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Saturday, September 24, 2005

The reporters are not afraid anymore 

The protests are now, finally, being described as "massive" -- they always were massive, but the media would never describe them that way. The reporters don't seem to be afraid to report -- they're describing the crowd sympathetically rather than focusing on freaks and conga lines and debates over numbers, and they're not trying to inflate a few dozen counter-protesters into a false equivalency.
Associated Press reports that 100,000 marched in Washington:
In the crowd: young activists, nuns whose anti-war activism dates to Vietnam, parents mourning their children in uniform lost in Iraq, and uncountable families motivated for the first time to protest. Connie McCroskey, 58, came from Des Moines, Iowa, with two of her daughters, both in their 20s, for the family's first demonstration. McCroskey, whose father fought in World War II, said she never would have dared protest during the Vietnam War. "Today, I had some courage," she said. While united against the war, political beliefs varied. Paul Rutherford, 60, of Vandalia, Mich., said he is a Republican who supported Bush in the last election and still does — except for the war. "President Bush needs to admit he made a mistake in the war and bring the troops home, and let's move on," Rutherford said. His wife, Judy, 58, called the removal of Saddam "a noble mission" but said U.S. troops should have left when claims that Iraq possessed weapons of mass destruction proved unfounded. "We found that there were none and yet we still stay there and innocent people are dying daily," she said. "Bush Lied, Thousands Died," said one sign. "End the Occupation," said another. More than 1,900 members of the U.S. armed forces have died since the beginning of the war in March 2003.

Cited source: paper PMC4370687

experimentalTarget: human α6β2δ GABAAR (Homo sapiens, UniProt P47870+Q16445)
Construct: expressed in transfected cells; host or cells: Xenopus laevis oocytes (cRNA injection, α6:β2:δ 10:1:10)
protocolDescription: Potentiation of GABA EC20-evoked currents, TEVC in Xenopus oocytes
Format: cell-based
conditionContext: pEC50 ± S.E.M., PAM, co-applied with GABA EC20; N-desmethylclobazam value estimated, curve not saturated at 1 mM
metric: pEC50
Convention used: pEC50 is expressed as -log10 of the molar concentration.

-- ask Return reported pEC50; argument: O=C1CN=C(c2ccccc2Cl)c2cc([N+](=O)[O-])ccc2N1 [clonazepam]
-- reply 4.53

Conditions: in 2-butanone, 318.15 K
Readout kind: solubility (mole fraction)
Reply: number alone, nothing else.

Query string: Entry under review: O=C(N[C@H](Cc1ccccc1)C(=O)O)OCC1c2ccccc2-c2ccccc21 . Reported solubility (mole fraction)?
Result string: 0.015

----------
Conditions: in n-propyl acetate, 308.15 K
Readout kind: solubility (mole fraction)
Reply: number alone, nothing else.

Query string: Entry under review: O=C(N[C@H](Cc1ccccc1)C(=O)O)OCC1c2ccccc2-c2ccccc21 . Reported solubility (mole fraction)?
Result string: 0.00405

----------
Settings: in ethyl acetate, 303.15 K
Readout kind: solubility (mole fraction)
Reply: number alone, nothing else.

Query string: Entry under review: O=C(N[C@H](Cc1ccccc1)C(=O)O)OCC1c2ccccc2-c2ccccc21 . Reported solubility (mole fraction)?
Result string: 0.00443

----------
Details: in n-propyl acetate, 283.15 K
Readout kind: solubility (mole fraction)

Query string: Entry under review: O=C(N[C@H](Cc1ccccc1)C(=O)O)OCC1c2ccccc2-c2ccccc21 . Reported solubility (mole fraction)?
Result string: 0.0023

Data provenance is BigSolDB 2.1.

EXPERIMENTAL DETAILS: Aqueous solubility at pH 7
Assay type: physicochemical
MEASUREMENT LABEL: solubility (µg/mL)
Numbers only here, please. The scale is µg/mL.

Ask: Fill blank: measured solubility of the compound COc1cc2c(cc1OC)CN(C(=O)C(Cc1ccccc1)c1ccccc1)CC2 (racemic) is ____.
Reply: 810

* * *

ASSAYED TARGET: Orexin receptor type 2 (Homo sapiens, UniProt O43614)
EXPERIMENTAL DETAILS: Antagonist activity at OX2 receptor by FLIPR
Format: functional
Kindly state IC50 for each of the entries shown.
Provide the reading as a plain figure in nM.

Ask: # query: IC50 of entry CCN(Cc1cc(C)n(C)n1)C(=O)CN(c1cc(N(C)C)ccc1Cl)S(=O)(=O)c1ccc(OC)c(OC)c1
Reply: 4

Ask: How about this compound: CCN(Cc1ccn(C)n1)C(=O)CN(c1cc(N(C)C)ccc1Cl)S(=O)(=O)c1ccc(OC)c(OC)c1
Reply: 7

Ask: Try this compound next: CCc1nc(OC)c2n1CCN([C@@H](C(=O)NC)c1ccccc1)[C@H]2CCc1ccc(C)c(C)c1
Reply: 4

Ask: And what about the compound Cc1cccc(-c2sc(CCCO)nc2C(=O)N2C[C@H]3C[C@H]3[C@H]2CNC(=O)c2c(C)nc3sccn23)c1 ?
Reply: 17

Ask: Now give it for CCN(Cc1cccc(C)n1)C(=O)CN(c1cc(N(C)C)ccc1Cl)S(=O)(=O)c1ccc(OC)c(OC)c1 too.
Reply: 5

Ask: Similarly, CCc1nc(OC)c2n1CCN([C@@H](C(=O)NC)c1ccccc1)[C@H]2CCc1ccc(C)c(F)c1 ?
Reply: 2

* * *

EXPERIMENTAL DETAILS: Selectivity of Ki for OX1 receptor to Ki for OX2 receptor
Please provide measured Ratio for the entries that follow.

Here is Washington:


Seattle:


In Los Angeles, Ron Kovic ("Born on the Fourth of July") led the march:


London:




Baghdad

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